A lot has been said about why we can’t stop staring at ourselves during video calls, which is funny, because why are we so self-conscious about how we look to others if we’re all just scrutinising ourselves? But especially during a virtual interview, you should resist falling into this trap. Looking straight at the camera is like maintaining eye contact, and in-person, it can be a little uncomfortable if someone you’re talking to never seems to quite look at you. 
“Many people now have larger monitors which aren’t at eye level with their webcams. Unfortunately, that means you aren’t looking at the camera,” says Heitmann. She suggests even putting a post-it note that says ‘look here!’ next to your camera. “It will keep your eyes on the interviewer and project confidence while you focus on the questions.”
Talk slowly and wait your turn
There are some quirks of video chatting that are inevitably  different from an in-person conversation. During a face-to-face conversation, it might sound natural and polite to make periodic acknowledgements that you’re listening and reacting to what’s being said. But during a video call? “A good rule of thumb is try to avoid ‘yes’ and ‘right’ that you might add during a typical in person conversation,” says Heitmann. “Over video call, it can be distracting. Try to wait until the person is completely done speaking before jumping in.”
In general, it’s good to be more mindful of how quickly you’re speaking during your call. It gives you more time to take note of whether your interviewer is finished speaking, or if they look confused and have a question. “If nerves during a job interview make you talk very quickly, limit interruptions and awkward moments by making sure you slow down, listen carefully to catch conversational cues and pause appropriately between your answers,” says Heitmann.
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Acclimate to awkwardness
Setting up and testing your video call beforehand will go a long way in making the interview smooth. But there may still be hiccups, freezes, pauses that feel a little awkward. Practice getting used to these minor awkward situations — being able to brush them off and seamlessly return to what you were talking about or segueing to a new topic is a skill that will help you shine as a potential hire.
“Some delays and interruptions are par for the course with today’s video conference technology so a bit of ‘Can you hear me?’ and ‘Will you please repeat that?’ is unavoidable,” says Heitmann. “If — and when — you do accidentally interrupt your interviewer, be polite and professional. It will show your interviewer you’re not easily frustrated and can keep your cool under pressure.”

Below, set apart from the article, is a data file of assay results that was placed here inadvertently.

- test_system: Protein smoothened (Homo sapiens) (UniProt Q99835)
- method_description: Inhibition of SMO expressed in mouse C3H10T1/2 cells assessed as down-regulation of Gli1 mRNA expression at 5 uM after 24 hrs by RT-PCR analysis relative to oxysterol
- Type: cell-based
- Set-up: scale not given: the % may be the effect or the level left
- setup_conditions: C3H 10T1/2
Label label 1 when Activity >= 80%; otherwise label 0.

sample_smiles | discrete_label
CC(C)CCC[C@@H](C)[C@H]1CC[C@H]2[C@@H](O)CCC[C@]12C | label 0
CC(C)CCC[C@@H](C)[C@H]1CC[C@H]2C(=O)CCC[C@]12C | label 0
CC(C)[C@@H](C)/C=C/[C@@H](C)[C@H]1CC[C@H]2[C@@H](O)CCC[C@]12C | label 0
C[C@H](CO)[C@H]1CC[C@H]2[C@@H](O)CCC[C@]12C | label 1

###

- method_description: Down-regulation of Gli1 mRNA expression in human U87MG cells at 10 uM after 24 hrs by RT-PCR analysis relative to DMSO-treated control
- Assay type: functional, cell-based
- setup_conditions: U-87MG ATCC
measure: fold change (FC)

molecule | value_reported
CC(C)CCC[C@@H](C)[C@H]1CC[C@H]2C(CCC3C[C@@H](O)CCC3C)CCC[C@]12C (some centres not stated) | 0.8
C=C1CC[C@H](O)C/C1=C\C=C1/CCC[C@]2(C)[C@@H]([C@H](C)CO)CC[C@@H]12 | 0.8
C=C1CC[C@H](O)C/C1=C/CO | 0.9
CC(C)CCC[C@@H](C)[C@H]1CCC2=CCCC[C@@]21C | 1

Remember that you’re not a robot
Your sense for picking up cues might be a little dulled because of the virtual medium of your interview, but fretting about it won’t help you appear more natural. After you’ve taken steps to prepare, the last step is to relax and accept that things might not go perfectly. “Don’t forget to be human,” Heitmann advises. “It’s virtual, but you are still connecting with a person on the other side. It is okay to laugh at jokes and acknowledge the natural challenges of the situation. If your cat creeps into the shot, or the neighbours are particularly loud, acknowledge it and use it as a way to build a rapport with the interviewer.”
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Take advantage of the platform
Instead of focusing solely on the challenges of the virtual format, make the most of it to be even more prepared for your interview. “One of the perks of video is that the person you’re speaking with can’t see if you have notes or an outline on the table next to you,” says Heitmann. “Take advantage of that by coming to your interview with a bulleted list of key points or examples you’d like to share. You’ll want to avoid a script, which can sound rehearsed and impersonal, but a well-planned list of key points will ensure you remember to share the most important details.”
You can also use the features that come with video call technology to really show off your portfolio or turn a portion of your interview into a more polished presentation. “Video conferencing platforms like Microsoft Teams make it easy to share your screen,” Heitmann points out. “It’s a great opportunity to show examples of your work as you talk about them during an interview. Having a few key visuals open and ready on your computer before the call starts can make it easy to answer interview questions with concrete examples of your previous accomplishments.”